2024-05-23 11:24 AM

Memorial Day 2024 Issue!

Architect, Civil Servant & Longtime F.C. Resident Harold Pierce Dies at age 87


Harold L. Pierce, age 87, died May 8, 2018 in Falls Church. He was a devoted husband, father, grandfather, a gifted architect and mentor. A true Francophile, he enjoyed trips with his wife and family to France. A special delight was hosting traditional French New Year’s Eve dinners. One such dinner was featured in a Washington Post article written by food critic Phyllis Richmond. Harold welcomed many to his home for a glass of wine, even dinner, and often an open invitation to visit his summer cottage in France when their travels took them that way.

Harold was born October 5, 1930 near Waynesboro, the son of Robert Leonard and Lottie Page Pierce. The family later moved to Newport News, where he attended high school. He was drafted into the U.S. Army and was eventually assigned duties at a U.S. Army Base near La Rochelle, France. It was here at the Atlantic Ocean beach town of Lacanau that he met Janine Sarraute, fell in love and married her. Harold and Janine would return to the U.S. on a troop ship, she pregnant with their first child. They settled with his family in Warwick, where he obtained his GED and enrolled at the College of William & Mary. He transferred to the University of Virginia to study architecture, receiving his Bachelor of Architecture degree in 1960.

After graduation, Harold moved his family to Falls Church, Virginia, deciding that this area would be ideal for raising a family. He found employment with the U.S. Corps of Engineers office in Arlington. In 1964, with University of Virginia classmate Paul H. Barkley, he formed Barkley Pierce Associates, a partnership providing building design services from their homes. They opened their first office in Falls Church on Jan. 1, 1965 throwing a party for family, friends, college classmates and a few potential clients.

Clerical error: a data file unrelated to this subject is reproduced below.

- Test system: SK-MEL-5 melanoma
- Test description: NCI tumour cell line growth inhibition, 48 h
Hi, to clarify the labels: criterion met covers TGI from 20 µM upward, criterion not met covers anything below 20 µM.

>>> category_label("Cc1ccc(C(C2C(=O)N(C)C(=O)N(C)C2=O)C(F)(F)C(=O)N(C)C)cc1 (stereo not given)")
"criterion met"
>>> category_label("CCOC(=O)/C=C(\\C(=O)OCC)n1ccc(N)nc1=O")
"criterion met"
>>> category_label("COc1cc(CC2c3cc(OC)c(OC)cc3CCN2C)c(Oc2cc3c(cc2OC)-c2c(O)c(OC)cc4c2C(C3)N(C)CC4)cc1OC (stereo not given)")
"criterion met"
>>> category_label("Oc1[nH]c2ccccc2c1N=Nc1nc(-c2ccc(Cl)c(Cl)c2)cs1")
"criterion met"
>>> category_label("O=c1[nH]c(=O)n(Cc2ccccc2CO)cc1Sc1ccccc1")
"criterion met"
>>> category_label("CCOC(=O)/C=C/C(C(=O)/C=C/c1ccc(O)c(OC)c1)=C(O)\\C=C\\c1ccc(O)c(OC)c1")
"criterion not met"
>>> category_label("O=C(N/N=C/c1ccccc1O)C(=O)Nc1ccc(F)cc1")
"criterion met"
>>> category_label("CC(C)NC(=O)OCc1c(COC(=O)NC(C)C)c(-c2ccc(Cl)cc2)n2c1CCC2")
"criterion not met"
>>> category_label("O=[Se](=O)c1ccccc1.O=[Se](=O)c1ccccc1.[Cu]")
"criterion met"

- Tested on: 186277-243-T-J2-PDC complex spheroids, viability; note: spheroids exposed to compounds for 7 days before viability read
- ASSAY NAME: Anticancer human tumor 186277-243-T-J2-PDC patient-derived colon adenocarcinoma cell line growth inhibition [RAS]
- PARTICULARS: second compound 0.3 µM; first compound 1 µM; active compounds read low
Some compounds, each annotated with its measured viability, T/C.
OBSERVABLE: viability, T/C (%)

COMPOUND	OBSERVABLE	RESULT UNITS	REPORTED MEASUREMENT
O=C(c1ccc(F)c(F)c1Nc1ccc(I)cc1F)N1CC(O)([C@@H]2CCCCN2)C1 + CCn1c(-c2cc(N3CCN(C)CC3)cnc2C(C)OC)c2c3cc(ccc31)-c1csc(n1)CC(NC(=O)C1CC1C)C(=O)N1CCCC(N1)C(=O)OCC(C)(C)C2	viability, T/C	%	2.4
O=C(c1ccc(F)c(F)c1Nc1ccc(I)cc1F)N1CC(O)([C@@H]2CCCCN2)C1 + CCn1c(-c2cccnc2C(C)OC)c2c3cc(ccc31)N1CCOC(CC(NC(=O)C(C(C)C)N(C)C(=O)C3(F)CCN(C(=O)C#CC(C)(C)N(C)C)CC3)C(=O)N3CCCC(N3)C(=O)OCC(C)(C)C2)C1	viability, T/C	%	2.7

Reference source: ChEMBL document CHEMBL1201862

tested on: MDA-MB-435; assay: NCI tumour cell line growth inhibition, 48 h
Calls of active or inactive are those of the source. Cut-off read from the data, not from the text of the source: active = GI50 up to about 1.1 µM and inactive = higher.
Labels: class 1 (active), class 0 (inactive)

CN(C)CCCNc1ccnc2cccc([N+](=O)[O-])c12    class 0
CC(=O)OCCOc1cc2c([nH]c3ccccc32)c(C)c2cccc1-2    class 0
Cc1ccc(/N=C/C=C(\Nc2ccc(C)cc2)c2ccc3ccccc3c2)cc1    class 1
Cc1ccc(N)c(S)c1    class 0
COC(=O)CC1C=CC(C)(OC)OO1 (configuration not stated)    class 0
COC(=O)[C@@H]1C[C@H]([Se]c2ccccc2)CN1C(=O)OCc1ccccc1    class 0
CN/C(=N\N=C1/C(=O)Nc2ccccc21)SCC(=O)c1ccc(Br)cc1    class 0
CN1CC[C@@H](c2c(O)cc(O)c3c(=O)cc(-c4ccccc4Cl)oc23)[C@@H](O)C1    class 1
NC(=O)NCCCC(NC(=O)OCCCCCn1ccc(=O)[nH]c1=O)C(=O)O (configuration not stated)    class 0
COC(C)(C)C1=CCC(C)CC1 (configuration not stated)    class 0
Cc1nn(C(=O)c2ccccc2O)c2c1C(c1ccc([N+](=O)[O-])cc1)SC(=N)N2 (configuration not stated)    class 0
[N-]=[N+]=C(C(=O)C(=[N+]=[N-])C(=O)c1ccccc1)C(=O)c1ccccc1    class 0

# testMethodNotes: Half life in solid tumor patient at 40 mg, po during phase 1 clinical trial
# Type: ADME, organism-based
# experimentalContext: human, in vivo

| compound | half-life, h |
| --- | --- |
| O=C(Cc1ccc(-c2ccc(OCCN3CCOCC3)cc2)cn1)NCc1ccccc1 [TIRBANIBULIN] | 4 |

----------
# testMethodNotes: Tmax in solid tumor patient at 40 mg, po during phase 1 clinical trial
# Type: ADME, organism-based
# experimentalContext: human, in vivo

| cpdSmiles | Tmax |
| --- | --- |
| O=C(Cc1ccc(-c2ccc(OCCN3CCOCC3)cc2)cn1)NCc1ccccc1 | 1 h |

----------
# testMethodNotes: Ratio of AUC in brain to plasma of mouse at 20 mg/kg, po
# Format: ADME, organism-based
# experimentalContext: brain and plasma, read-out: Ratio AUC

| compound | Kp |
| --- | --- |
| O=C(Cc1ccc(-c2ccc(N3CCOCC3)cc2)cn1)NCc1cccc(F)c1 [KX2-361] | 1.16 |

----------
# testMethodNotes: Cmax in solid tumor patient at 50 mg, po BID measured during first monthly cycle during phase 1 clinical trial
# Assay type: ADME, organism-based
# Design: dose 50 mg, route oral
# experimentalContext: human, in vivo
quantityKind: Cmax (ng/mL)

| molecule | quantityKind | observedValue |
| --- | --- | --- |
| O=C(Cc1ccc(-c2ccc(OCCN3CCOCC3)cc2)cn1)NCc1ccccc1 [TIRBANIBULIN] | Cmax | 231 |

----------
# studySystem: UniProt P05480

In addition to their architectural practice, they also sought to develop select residential and commercial real estate projects. First and foremost was the design and construction of James Thurber Court townhouses, one of the first built under newly adopted townhouse zonings in the Northern Virginia area. The project received wide recognition not only because of its new housing concept, but also because the development was named after noted humorous writer James Thurber, who once vacationed there during the summers. They would later design and build several office buildings in Falls Church. Major architectural projects include The Falls Church Community Center (1978), numerous branch banks, most notably for First Virginia Bank, multi-family projects, and industrial facilities.

Harold served both his profession and community. As a member of The American Institute of Architects (AIA), he was a director and officer of the AIA’s Northern Virginia Chapter serving as president in 1977. In the City of Falls Church, he was a member of the city’s Selective Service Board (1982), School Board (1979-1982), Housing and Zoning Appeals Board (1975-1979), Economic Development Commission (1969-1973) and Architectural Advisory Board (1966-1969). He was also a member and past director of the Greater Falls Church Chamber of Commerce, and director of the Falls Church Child Development Center.

From 1995 until his retirement, Harold maintained an architectural practice with his daughter, Claudine Pierce, AIA, who eventually formed her own design-build firm with her husband Steve Handy.

Harold is survived by his wife of 65 years, Janine Marie Pierce; son Michael, daughter Claudine; granddaughters Emma, Megan, Taylor and Natalie; daughter-in-law Madge Minor; son-in-law Steven Handy; brother Bob Pierce, and multiple revered friends, cousins, nieces and nephews. He was preceded in death by his daughter Kathy in 2002.

The family requests that in lieu of flowers, donations to be made to the University of Virginia School of Architecture Foundation, Campbell Hall, P.O. Box 400112. Charlottesville, VA 22903-4122 — or a charity of your choice in his memory.





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